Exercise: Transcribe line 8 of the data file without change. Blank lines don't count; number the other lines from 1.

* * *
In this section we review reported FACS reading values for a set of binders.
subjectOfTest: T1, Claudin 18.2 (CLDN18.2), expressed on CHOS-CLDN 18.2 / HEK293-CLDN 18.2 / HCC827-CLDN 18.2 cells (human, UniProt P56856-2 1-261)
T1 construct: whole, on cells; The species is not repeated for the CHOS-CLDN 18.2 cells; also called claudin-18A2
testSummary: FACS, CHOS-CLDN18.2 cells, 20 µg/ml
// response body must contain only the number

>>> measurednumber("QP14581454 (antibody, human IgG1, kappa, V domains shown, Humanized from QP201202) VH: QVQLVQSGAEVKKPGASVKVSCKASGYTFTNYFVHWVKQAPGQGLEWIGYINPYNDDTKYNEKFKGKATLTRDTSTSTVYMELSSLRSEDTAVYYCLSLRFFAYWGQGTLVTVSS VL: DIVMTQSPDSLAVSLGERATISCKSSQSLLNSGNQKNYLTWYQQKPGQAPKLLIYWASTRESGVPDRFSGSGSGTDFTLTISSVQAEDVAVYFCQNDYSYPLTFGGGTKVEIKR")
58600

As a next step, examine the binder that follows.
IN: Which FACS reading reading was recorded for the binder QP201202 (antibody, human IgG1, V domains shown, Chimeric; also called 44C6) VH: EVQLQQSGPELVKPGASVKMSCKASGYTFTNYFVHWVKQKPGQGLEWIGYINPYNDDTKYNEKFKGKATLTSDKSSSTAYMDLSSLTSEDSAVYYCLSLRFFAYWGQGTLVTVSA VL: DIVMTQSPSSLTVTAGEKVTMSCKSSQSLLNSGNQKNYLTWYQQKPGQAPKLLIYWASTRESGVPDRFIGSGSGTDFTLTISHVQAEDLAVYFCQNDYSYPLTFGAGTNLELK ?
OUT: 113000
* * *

As a next step, examine the binder that follows.